Tampa Bay Buccaneers

Making the Rounds

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G Davin Joseph wanted to represent the Buccaneers well during Super Bowl week in Tampa

As he strolled through the Convention Center of Tampa, the media headquarters for Super Bowl week, Tampa Bay Buccaneers running back Clifton Smith was taken aback by the sights and sounds of "radio row."

Table after table of broadcasters transmitting their programs over the airwaves to all corners of the United States created a nonstop hum in the air as they discussed the different storylines surrounding Super Bowl XVLIII.

Despite his new status as the NFC's Pro Bowl kick returner, Smith seemed almost taken aback by all the attention he received.

"I've never seen this much media coverage in my life, especially since this is the first time I've ever been a part of a Super Bowl event," Smith said. "This is crazy."

"Crazy" was an apt description for the usual media frenzy that descended upon downtown Tampa this week, as media members from across the nation – and the globe – spent the week covering the Arizona Cardinals, Pittsburgh Steelers and their matchup set for Sunday evening.

Obviously, Smith and the Bucs wished they were the ones going through media day at their home stadium and dominating the discussions on radio row. Still, a few Tampa Bay players did find time to visit the Super Bowl media center to do interviews and take part in the hoopla.

Smith, linebacker Barrett Ruud, guard Davin Joseph and Head Coach Raheem Morris each made their way to the convention center throughout the week and spent time doing interviews.

Morris was an assistant coach when the Bucs won their first and only Super Bowl at the conclusion of the 2002 season, but Smith, Ruud and Joseph were getting their first taste of the Super Bowl media crush and each was in awe of the amount of coverage surrounding the game.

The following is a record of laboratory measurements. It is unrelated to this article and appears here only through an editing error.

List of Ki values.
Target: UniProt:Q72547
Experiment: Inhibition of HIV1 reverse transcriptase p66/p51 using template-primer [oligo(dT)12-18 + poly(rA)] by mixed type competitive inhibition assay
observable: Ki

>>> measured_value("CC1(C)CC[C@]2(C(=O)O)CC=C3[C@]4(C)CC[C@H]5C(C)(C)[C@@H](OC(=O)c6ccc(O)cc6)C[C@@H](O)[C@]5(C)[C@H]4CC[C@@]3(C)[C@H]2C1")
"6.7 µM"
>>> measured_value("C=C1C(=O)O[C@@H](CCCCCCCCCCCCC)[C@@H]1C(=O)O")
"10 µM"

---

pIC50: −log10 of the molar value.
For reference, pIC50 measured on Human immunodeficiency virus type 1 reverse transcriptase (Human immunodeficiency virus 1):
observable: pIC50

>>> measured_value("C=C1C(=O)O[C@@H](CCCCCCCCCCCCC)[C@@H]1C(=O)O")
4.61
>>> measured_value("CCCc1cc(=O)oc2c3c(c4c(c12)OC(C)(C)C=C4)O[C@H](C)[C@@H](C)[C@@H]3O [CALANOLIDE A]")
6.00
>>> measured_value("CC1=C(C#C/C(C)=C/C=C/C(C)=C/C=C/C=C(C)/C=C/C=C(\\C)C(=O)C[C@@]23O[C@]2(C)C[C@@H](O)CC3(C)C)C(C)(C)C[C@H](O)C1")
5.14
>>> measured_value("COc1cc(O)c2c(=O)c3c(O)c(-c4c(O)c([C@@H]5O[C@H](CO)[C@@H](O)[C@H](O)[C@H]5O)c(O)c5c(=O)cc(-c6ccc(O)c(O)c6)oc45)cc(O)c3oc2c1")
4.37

"It's cool," Ruud said. "I've never been to a Super Bowl before, so it's kind of cool when your hometown is hosting it to take part in it. I live down the street, so it's convenient for me and it is cool to see everything.

"It's weird because it's so crazy that the game is almost secondary. The events are almost bigger than the game. That's the crazy part, how it's expanded to where it's not even the game that's most important, but just being at the Super Bowl and the whole atmosphere."

Added Joseph: "It's interesting to see all the national talent and the local talent together and guys bouncing around from here to there. I saw some other players from the league, old and current players, just going around and having a good time.

"This is my first Super Bowl actually doing the media stuff. I do the festivities all the time, go around and do the charity stuff with the other players and do some appearances and stuff, but this is my first time doing the media center. I think I want to do it next year if I get invited."

As fun as it all was, each player also said he recognized the importance of being an ambassador for his teammates, the organization and the city of Tampa.

With the Cardinals practicing at the Bucs' state-of-the-art facility, the game taking place inside Raymond James Stadium and the eyes of the world focusing in on the Bay area, the spotlight won't likely get any brighter than it has been this past week.

"I think it's important, because our owners have done such a good job of turning around this franchise," Ruud said. "We used to be over at old One Buc and at the 'Big Sombrero' and they've given us a bunch of state-of-the-art stuff, and Tampa is such a prime city to live in. I hope to stay here as long as possible and be a good face for the community."

Joseph said he was also cognizant of how important it was to put his best foot forward while interacting with such a variety of media members that would in turn reach their audience with impressions of the Bucs, their stadium and their home town.

"You represent a lot," said Joseph. "Guys don't really realize how much you represent when you get on the radio. You represent yourself, but you also represent your fellow players and your coaches. You want to kind of get to know the national talent and let the audiences really get to know you, so it's a cool deal.

"For me, I like conversing about football. It's easy and I enjoy it, so it's good to promote your city, promote your team and promote your fellow players. I think it's pretty cool."

The only negative? The Bucs wished the questions they answered as part of their interviews were about preparing to play in Sunday's big game.

"Seeing all this really does make you want to get there," Ruud said. "I'm a guy that really doesn't want a bunch of attention, but this is a cool event. This is attention you want on yourself, because I don't know if there's a bigger sporting event in the world. To be in the center of it would be pretty cool."

Added Smith: "I'm jealous about it right now, after going to the facility and seeing all the Cardinals guys walking around in my locker room. I'm real jealous right about now."

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